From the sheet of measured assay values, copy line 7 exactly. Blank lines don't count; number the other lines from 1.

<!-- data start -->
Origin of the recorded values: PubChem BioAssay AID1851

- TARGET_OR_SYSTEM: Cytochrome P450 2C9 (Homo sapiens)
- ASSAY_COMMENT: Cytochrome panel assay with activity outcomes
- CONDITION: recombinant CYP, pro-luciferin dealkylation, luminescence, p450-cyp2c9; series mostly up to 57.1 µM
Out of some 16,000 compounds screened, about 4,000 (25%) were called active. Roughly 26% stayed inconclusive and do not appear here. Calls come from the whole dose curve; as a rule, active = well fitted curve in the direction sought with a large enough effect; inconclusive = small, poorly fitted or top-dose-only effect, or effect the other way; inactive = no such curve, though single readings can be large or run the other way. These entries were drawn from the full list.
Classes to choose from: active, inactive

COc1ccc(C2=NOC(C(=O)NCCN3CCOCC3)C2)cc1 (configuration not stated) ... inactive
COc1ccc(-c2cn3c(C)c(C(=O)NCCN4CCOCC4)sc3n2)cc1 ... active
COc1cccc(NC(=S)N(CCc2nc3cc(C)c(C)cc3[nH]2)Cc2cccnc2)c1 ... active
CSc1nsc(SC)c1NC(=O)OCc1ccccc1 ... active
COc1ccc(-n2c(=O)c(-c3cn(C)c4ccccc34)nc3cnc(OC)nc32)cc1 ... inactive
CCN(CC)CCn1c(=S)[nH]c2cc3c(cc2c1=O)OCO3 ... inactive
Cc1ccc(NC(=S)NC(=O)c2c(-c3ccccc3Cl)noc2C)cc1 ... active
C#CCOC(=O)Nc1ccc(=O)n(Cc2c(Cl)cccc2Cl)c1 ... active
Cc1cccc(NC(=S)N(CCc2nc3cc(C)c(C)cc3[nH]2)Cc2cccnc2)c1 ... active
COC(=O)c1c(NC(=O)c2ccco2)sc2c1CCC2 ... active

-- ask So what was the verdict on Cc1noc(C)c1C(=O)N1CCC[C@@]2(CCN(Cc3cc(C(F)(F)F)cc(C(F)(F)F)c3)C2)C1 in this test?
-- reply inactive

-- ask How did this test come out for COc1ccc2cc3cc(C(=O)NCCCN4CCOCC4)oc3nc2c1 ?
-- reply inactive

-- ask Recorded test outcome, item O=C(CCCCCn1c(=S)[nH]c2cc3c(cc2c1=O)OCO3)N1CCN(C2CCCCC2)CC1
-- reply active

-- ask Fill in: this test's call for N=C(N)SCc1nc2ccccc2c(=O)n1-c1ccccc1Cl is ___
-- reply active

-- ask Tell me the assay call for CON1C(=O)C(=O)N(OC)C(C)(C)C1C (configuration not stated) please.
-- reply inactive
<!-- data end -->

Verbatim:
COc1ccc(C2=NOC(C(=O)NCCN3CCOCC3)C2)cc1 (configuration not stated) ... inactive